The order of authors is non-standard and sometimes controversial. There have been differing traditions, spoken or implied, over time, but ultimately, it’s up to individual journals to set guidelines and authors to decide on the order. One way that some journals are now handling this issue is to increase transparency by including a section detailing the contribution of each listed author.
The book How to write and publish a scientific paper (Greenwood Press, 2006; WZ 345 D274h 2006 Ref) has a chapter on “how to list the authors and addresses”:
If you have co-authors, problems about authorship can range from the trivial to the catastrophic.
What is the right order? Unfortunately, there are no agreed-upon rules or generally accepted conventions. Some authors, perhaps to avoid arguments among themselves, agree to list their names alphabetically…. In the past, there was a tendency to list the head of the laboratory as an author whether or not he or she actively participated in the research. Often, the “head” was placed last…. As a result, the terminal spot seemed to acquire prestige…. A countervailing and more modern tendency has been to define the first author as the senior author and primary progenitor of the work being reported. Even when the first author is a graduate student and the second (third, fourth) author is head of the laboratory, perhaps even a Nobel Laureate, it is now accepted form to refer to the first author as the “senior author” and to assume that he or she did the largest part of the research. (p.46)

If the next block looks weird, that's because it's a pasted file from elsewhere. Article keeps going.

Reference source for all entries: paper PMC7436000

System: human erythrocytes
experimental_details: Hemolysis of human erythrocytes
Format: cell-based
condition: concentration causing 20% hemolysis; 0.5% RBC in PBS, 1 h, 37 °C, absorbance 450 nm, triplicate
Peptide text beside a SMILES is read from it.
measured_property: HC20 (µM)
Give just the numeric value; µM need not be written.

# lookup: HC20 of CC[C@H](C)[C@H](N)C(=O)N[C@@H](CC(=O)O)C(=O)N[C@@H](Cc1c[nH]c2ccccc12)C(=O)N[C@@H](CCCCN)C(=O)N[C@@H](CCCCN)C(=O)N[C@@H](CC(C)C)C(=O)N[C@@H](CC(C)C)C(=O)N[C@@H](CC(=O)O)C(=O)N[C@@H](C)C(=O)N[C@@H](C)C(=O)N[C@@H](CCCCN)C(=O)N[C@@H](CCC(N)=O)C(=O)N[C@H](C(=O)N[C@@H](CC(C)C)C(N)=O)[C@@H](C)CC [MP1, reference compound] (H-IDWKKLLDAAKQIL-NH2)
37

The International Committee of Medical Journal Editors, in their “Uniform Requirements for Manuscripts Submitted to Biomedical Journals: Writing and Editing for Biomedical Publication” (http://www.icmje.org/#author) reads: “The order of authorship on the byline should be a joint decision of the co-authors. Authors should be prepared to explain the order in which authors are listed.”
Here’s a paper that discusses the problems and proposes an alternative:
Sergei A Grando and Jeffrey D Bernhard. “First Author, Second Author, et Int,and Last Author”: A Proposed Citation System for Biomedical Papers. Science Editor. July – August 2003. Vol 26. No 4. p.122-123. from http://www.councilscienceeditors.org/files/scienceeditor/v26n4p122-123.pdf
For the searcher
Pubmed users can target first or last authors using the tags [first author] or [last author] (e.g., gartland jj[first author]) or the checkboxes on the Single Citation Matcher: